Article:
[P]arents do not generally cause or impose the more serious harms their children suffer, but merely expose them to those harms. DeGrazia, who makes this distinction, argues that parents “faultlessly expose children to harm all the time, often as part of creating opportunities for greater benefits.” He gives the example of sending children to school, to which they often vocally dissent, and which exposes them to a variety of significant harms for the sake of rich opportunities.

Again with the benefits. This time, at least, we’re clearly talking about existing persons, but the question still remains: benefits according to who? Not according to the child, but according to the parents, presumably. To which one should reply, why does it matter at all what the parents think? Whether the parents think they are “exposing” children to harm for a good reason or not, they are still imposing harm, that is to say, without consent (that last word, while supposedly the thing under discussion, does not appear anywhere in this argument).

And how does this childist argument prove that parents “merely expose” children to harm, a semantic trick we’ve already seen? In the particular example presented, parents are not “merely exposing” children to school, they are “imposing” school on them, with all the harms that this implies. So the example completely fails in making the point.

The term “exposing,” I think, is meant to reframe the relation between harms and children as one where the parent is completely passive, where the parent has no personal responsibility. It brings to mind parents showing their children a television show or a book, “exposing” them to other ideas or other cultures. It sounds vaguely positive, even educational.

In trying to push this reframing, and smuggling in all these connotations under the reader’s attention, I think Wasserman is being deliberately deceitful.

Now to the last argument, the risk argument (basically, the Russian Roulette argument). On p173, we see that Wasserman still does not understand the difference between a life worth starting and life worth living:

It is hard to deny the possibility that anyone’s child could have a life that she reasonably regarded as not worth living.

This is a damning statement on his part, because he’s conceding a major part of the risk argument right there. But most importantly, that’s not the point. The standard for a life worth starting is reasonably much, much higher than the standard for a life worth living. By using the latter, Wasserman is making a straw man and fallaciously tipping the scales in his favor.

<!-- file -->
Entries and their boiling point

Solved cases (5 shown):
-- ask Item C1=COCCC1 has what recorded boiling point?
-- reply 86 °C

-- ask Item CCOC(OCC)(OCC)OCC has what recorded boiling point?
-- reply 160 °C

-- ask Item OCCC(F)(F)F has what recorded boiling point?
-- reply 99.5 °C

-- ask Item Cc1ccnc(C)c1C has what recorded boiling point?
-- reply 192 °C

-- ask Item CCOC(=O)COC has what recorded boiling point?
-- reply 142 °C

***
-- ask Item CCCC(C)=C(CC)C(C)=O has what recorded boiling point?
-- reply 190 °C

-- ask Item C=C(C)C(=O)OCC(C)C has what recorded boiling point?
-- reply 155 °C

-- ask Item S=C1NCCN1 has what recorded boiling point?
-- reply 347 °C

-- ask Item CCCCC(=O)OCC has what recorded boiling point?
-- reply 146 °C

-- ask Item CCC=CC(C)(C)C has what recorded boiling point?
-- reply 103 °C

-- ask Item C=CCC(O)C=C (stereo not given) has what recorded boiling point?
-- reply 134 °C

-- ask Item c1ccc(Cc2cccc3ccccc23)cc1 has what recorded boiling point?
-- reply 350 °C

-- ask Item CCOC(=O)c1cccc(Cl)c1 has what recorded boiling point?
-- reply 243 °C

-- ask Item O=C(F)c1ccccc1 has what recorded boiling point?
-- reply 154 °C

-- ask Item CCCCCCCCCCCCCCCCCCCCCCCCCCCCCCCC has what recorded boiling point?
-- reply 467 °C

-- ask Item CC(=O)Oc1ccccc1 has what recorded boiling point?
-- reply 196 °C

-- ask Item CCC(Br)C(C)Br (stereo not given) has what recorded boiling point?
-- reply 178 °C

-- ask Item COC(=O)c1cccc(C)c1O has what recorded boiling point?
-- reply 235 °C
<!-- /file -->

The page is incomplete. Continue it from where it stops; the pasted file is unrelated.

The meat of his argument suffers from a similar childism than the previous one. On p174:

As DeGrazia notes in response to Shiffrin, we do not look askance at many significant gambles parents take with their children’s lives, as long as a reasonable parent could conclude that the payoffs were worth the risks.

Again, why the hell should we care what a “reasonable parent” believes? No person is ethically justified in forcing risks on another person without their consent. Of course we should “look askance” at a parent taking a “significant gamble” with their child’s life! The fact that Wasserman thinks there’s nothing wrong with this proposition shows that he has considerable child-hatred. There’s not much to say about such bigotry except to point out that it is bigotry.

Wasserman’s basic argument against the risk argument is to accuse its proponents of suffering from “implausible risk aversion.” He does not really come out and explain what he considers to be a reasonable risk, although he seems to be taking the line that a risk of harm is acceptable as long as it brings with it the potential of a greater benefit. He uses the example of driving on a road versus driving drunk: driving drunk presents an unacceptable level of risk to others compared to the benefits, while driving in general, according to him, presents an acceptable level of risk compared to the benefits of transportation.

It really doesn’t matter since, after all, he is only obligated to disprove the argument, not propose his own. But his accusation that we are risk averse seems misguided to me, insofar as he again refuses to take into account the issue of consent. I am willing to concede a considerable level of risk as long as consent already exists.